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The newspaper of The Johns Hopkins University November 27, 2006 | Vol. 36 No. 12
Mock Disaster Exercise Tests APL Patient-Tracking Technology

By Kristi Marren
Applied Physics Laboratory

A team at the Applied Physics Laboratory has developed and recently demonstrated new technologies that would automate patient monitoring and tracking during emergency situations, such as a mass casualty disaster, enhancing medical personnel's ability to care for a larger number of patients.

Through a $3 million grant from the U.S. National Library of Medicine, the National Security Technology Department's Systems Concepts and Analysis Group developed the Advanced Health and Disaster Aid Network of electronic devices used to monitor and track patients and to display vital information to users in facilities such as hospitals and in incoming ambulances.

"For years responders have performed these critical tasks with paper triage tags, clipboards of notes, phones and hand-held radios," said APL's Tia Gao, project manager. "This work flow has proven labor intensive, time consuming and prone to human error. AID-N is the only technology of its kind that automates the entire tracking process for providers, vehicles and patients."

Algorithms developed by the team enable the devices to continually monitor a patient's vital statistics and alert a responder when immediate attention is required. Using a digital assistant-like device with embedded camera and Blue-tooth scanner, responders can quickly record a patient's identification information--often by simply scanning the barcode on a driver's license--and look at triage details, treatments, photographs and real-time sensor readings.

"This greatly improves the process of reassessing patients," Gao said.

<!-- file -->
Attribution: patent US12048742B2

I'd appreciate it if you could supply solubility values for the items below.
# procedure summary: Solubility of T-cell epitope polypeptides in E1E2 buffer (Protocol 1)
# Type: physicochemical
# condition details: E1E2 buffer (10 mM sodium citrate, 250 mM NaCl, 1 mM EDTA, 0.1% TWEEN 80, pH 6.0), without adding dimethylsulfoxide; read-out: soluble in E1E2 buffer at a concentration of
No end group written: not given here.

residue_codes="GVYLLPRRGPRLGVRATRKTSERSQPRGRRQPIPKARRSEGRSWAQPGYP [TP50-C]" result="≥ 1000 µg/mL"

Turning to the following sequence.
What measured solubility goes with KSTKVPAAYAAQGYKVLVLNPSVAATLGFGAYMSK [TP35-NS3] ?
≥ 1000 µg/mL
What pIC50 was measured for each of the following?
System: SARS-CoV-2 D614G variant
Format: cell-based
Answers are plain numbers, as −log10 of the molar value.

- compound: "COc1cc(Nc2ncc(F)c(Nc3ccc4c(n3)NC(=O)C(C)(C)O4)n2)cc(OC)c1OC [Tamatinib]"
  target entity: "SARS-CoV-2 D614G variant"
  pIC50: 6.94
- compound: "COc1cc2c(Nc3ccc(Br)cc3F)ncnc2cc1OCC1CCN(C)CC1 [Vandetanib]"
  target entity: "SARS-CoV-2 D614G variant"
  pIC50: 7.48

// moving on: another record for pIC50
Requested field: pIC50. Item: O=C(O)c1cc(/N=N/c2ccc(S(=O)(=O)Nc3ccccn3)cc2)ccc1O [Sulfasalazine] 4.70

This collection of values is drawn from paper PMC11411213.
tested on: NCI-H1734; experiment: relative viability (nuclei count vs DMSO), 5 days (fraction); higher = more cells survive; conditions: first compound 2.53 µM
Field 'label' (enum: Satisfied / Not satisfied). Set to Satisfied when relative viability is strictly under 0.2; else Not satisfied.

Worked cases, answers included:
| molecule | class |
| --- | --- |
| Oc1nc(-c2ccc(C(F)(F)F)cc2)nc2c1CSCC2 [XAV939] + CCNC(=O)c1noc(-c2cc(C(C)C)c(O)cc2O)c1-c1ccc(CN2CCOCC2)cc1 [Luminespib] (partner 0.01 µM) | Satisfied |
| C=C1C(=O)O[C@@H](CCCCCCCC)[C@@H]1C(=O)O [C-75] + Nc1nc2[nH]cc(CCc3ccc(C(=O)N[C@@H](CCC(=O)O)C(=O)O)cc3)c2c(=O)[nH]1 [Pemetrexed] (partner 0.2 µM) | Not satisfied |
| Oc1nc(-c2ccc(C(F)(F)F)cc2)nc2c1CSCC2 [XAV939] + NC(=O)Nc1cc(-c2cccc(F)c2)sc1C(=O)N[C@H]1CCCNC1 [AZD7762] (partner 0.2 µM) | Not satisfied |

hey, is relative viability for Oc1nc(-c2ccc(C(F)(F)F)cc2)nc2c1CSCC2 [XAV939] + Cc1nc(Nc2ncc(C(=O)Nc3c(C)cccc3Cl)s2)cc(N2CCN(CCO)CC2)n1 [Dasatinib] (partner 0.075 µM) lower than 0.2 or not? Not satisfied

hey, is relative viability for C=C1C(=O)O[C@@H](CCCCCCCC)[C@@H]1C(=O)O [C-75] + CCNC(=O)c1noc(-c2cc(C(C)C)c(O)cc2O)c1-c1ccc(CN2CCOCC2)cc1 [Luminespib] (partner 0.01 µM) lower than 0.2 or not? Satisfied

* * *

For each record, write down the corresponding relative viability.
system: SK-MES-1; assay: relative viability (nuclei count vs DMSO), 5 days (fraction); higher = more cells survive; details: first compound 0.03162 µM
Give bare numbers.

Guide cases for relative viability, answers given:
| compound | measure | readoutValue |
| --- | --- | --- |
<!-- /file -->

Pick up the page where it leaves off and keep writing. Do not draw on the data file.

Using sensors that communicate on a wireless industry standard known as Zigbee, the electronic tags transmit data to GPS-equipped laptops installed inside ambulances, at care facilities and at designated areas of a disaster site.

The project recently culminated in a mock disaster exercise held at Blair High School in Silver Spring, Md., in collaboration with the Montgomery County Emergency Medical Services group and Bethesda-based Suburban Hospital. The scenario--a large school-bus accident--was developed by the National Security Technology Department's Marty Sikes, who develops outbreak scenarios for APL's ESSENCE epidemic-tracking program, in coordination with the Montgomery County Department of Homeland Security.

The patients were tracked by two teams of responders, one using the current paper-based triage method and the other, the electronic devices. One incident commander manually tallied the number of patients from each team, alerting the hospital to the number being transferred. The hospital and ambulances, both outfitted with the team's monitoring equipment, could track patients' locations and medical status using a Web site.

"During the drill, the incident commander miscounted the number of patients being sent to the hospital, but the hospital, monitoring actual data on the Web site, realized fewer patients were incoming," Gao said. "This helped them provide adequate care without overallocating hospital resources."

Other members of the APL-led national team included researchers from Harvard University, who developed the software mesh networking capabilities that run the triage tags; the University of Maryland, who developed software for the devices; and the University of Virginia, who designed the tag hardware.

Suburban Hospital, The Johns Hopkins Hospital and a collection of emergency medical services groups from Baltimore, Montgomery and Arlington counties helped define user requirements and review prototypes, in addition to providing personnel and ambulances for the drill.

APL's team is now preparing a report to be published by the National Library of Medicine and is seeking funds to support further technology development efforts, such as modifying the sensors to detect hazardous chemical or biological agents.

For more about the AID-N project, go to


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